Step 1: Reflect

  • Think about the course of your life. Take a moment to consider the following questions:
  • If your life were a river, what shape would it take?
  • Where are the bends and turns, when your situation or perspective changed? Was the transition smooth or sudden?
  • Are there rocks or boulders – obstacles or life-altering moments – falling into your river?
  • Are there points at which it flows powerfully and purposefully or slows to a trickle?

Step 2: Frame

  • Take a blank piece of paper and begin to draw your river of life as per the previous reflecting questions. Label your approximate age and/or dates along the flow of your river.
  • Identify various key events in your life that shaped your story – the boulders in the river or places where the river changed course. If you were to divide your life journey into sections, where would the divisions occur? Name each section of your life river.

Step 3: Guide

  • Reflect about the people who have accompanied you along this river’s journey. Record these key relationships and losses in the appropriate places on your river of life. If you wish, you can also record thoughts and feelings attached to these relationships.
  • What relationships have been most significant at different moments in your life?
  • Who has shaped you the most, how and why?
  • Have there been significant losses of relationships along the way?
  • What groups or communities of people were the most important in your journey?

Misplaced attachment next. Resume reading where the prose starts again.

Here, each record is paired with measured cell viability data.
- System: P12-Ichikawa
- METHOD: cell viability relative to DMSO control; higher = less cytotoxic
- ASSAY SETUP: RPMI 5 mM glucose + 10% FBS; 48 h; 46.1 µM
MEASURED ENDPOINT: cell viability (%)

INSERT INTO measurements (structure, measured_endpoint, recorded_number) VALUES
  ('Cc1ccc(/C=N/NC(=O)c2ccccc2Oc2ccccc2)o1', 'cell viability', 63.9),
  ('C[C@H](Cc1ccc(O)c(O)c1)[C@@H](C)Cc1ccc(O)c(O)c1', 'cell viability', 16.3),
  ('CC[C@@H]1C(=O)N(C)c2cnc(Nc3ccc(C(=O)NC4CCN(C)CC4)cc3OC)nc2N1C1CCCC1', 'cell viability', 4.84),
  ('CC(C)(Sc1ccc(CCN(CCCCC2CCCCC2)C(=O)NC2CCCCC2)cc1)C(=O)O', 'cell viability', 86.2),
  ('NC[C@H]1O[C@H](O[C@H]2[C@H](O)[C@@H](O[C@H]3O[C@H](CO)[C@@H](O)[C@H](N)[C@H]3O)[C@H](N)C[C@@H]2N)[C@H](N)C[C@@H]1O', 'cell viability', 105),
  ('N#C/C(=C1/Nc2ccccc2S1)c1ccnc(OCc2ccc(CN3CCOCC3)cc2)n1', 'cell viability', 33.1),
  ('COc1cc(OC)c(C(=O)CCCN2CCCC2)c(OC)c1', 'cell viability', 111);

Step 4: Contextualise

  • Reflect on your life’s journey and trajectory. Using words and/or symbols, place life events in the appropriate locations on your diagram.
  • Are there times of significant pain or suffering or happiness and joy – your or others’- that shape the flow of your life river?
  • What was going on in the world – locally, regionally or globally – that might have affected the flow of your life river?

Step 5: Evaluate

  • Note what has been important to you.
  • What values, commitments, causes, or principles were most important to you at a given point in your life?
  • Towards what goals, if any, were your primary energies directed? Or metaphorically speaking, what purposes and ends helped to shape the flow of life waters at a given time in your experience?
  • As you finish depicting your river of life, review the whole diagram. Do its symbols and words seem to portray how you think and feel about the whole of your life? Are there some important elements left out? Make adjustments, if needed. Remember that no diagram can possibly capture all the shapes of your life.
3. Evaluation tools used

Personal reflection was done within the main activity. However, we also conducted an informal evaluation among the participants to assess the group’s feelings about the workshop.

Observations by the facilitator were valuable and helped to measure the impact of the workshop.

Lastly, participants gave personal feedback to each other after the main activities.

4. Successfully elements and obstacles

The workshop with our target groups was very effective and it was important for us to see its impact on the lives of the participants. Participants stayed and wanted to take part in other workshops which shows that they had a positive experience.

Communication by the participants improved between the beginning and end of the workshop, with the refugees, particularly, becoming more expressive by the end. Some participants volunteered to share their private and personal stories with others during the river of life activity, something that is uncommon in this group of people.

Our initial social activities and a good transition to the main activities ensured the participants were willing to join our workshop and engage actively in the activities, so there were few issues of social adjustment.